Syracuse pop-up clinics aim to boost vaccinations within Black community
City of Syracuse hosts pop-up clinics
Syracuse resident Merriette Pollard, 74, has received both doses of the COVID-19 vaccine thanks to a pop-up clinic at People’s AME Zion Church on Syracuse’s South Side. She spent hours trying to schedule an online appointment, which would have left her waiting until April 12.
Local and state health departments, community organizations and medical experts have been working together to coordinate clinics like these throughout Syracuse to increase vaccinations within the Black community, according to Rebecca Shultz, the director of community health at the Onondaga County Health Department. Along with the church, other pop-up clinics have been held at Dr. Weeks Elementary School, Toomey Abbott Towers and at the Boys & Girls Club.
“Our community partners have been tremendous in helping us educate people on the safety and effectiveness of the vaccine while serving as the critical credible messengers we need to get folks to receive the vaccine,” Onondaga County Executive Ryan McMahon said in an emailed statement.
Currently, only 2.5% of those in central New York who have had at least one dose of a coronavirus vaccine are Black, according to New York State’s vaccine data through Feb. 24. By comparison, 93% are white.
Shultz said this community-level effort should not only ease concerns about the safety of the vaccine but also to ensure the vaccine is “distributed equitably” among residents in Syracuse and central New York.
“It’s a slightly different registration process, where we’re actually reaching out to trusted members of community agencies to help get people in,” Shultz said.
Dr. Daryll Dykes, the chief diversity officer at SUNY Upstate Medical University, said getting the vaccine to underrepresented communities has been a priority for the state’s Vaccine Equity Task Force since the start of the vaccination effort. The task force has identified potential barriers like vaccine hesitancy, limited internet access and transportation issues.
“We have understood all along that one of the best ways to combat hesitancy was to have people in the community hear about the vaccine, actually receive the vaccine in places that were comfortable and by people who are trusted spokespersons from their own communities,” Dykes said.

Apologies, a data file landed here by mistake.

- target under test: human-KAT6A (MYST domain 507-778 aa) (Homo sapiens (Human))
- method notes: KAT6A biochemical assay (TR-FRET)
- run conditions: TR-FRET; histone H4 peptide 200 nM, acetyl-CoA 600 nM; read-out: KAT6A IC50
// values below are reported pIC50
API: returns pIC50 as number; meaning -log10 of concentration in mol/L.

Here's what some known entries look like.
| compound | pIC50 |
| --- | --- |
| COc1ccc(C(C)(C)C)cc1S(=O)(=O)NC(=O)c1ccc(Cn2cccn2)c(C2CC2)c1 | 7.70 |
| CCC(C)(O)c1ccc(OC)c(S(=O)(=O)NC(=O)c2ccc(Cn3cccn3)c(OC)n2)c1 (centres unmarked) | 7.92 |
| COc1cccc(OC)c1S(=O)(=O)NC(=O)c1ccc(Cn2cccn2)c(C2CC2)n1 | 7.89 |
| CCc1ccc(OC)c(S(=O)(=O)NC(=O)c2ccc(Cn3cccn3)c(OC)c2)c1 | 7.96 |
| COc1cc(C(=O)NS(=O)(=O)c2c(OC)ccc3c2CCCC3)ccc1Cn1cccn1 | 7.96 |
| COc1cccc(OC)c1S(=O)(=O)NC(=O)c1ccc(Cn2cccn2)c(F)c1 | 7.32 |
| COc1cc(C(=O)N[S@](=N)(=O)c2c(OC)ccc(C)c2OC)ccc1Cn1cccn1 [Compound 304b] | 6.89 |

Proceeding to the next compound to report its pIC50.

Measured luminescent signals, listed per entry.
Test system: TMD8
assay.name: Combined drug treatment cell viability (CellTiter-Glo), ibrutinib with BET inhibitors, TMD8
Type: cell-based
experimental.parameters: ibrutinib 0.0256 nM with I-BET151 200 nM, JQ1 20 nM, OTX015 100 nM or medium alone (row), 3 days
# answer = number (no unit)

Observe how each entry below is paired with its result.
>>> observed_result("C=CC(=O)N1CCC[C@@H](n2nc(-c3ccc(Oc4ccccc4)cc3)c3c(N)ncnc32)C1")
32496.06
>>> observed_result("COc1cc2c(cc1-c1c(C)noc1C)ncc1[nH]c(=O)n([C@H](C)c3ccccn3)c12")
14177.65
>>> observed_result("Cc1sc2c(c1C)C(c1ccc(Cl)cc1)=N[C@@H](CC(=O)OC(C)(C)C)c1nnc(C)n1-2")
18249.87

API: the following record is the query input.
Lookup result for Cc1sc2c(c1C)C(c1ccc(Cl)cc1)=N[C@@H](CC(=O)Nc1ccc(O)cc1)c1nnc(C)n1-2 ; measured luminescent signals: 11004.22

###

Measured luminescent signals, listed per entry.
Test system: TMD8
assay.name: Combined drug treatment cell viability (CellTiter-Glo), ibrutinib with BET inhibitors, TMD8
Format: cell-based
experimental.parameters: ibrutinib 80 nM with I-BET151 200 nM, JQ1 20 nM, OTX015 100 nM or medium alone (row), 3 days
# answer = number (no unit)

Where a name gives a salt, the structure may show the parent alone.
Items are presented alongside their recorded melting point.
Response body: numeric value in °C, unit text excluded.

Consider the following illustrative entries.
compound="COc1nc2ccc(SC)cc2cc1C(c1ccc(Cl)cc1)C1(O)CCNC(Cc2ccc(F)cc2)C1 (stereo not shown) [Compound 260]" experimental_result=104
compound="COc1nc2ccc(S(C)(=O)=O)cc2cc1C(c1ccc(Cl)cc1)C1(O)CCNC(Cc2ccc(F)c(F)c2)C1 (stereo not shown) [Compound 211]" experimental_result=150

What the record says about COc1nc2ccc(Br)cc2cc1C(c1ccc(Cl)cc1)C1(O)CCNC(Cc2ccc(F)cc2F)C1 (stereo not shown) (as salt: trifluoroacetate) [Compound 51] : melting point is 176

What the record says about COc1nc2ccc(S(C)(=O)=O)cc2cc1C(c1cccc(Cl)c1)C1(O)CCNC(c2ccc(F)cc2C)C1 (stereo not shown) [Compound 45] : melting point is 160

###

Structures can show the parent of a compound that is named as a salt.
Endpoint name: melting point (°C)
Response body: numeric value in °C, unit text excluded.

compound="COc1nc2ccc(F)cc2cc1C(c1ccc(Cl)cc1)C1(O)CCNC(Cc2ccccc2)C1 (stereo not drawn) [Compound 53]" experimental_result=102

Pollard, a community member, initially had her own concerns about the vaccine. She said community forums and the coordination between the health department and the church was important for reducing vaccine skepticism among Black people.
“Once individuals saw that all members of the community took the vaccine, it sort of served as a role model for some of those who were not sure they wanted to do it,” Pollard said.
After being contacted by New York Gov. Andrew Cuomo’s office, Pastor Daren Jaime of People’s AME Zion Church said he worked with other community organizations, churches and the Syracuse Housing Authority to identify eligible members of the community. For many of the church’s eligible members, Jaime said it would have been difficult for them to access the website to make an appointment as well as to drive to one of the county’s vaccination sites.
“To have something that it’s in their backyard, that they can easily reach, a place that’s comfortable and recognizable was a great option,” Jaime said.
As the Black community has been disproportionately affected by COVID-19, this vaccination effort is important to have in communities of color, Jaime said. Black or African-American individuals are 1.9 times more likely to die of COVID-19 than white people, according to CDC data. Jaime said he knows 45 people who have died from the virus and hundreds who have been infected, including family members.
“If we’re the ones who are really seeing the highest mortality rate, then we should probably have some priority in terms of healing,” Jaime said.
Jaime said the church is happy to continue opening its doors as more vaccines become available and as eligibility expands.
Though dependent on New York State Health Department guidance and vaccine supply, Shultz said the pop-up sites may be expanded and existing pop-up sites may return to reach newly eligible members of the population.
“I think having the connections established in the community is really going to serve us well as more vaccines becomes available, because we’ll be able to just tap in and set up with less effort than if we were sort of starting from scratch,” Shultz said.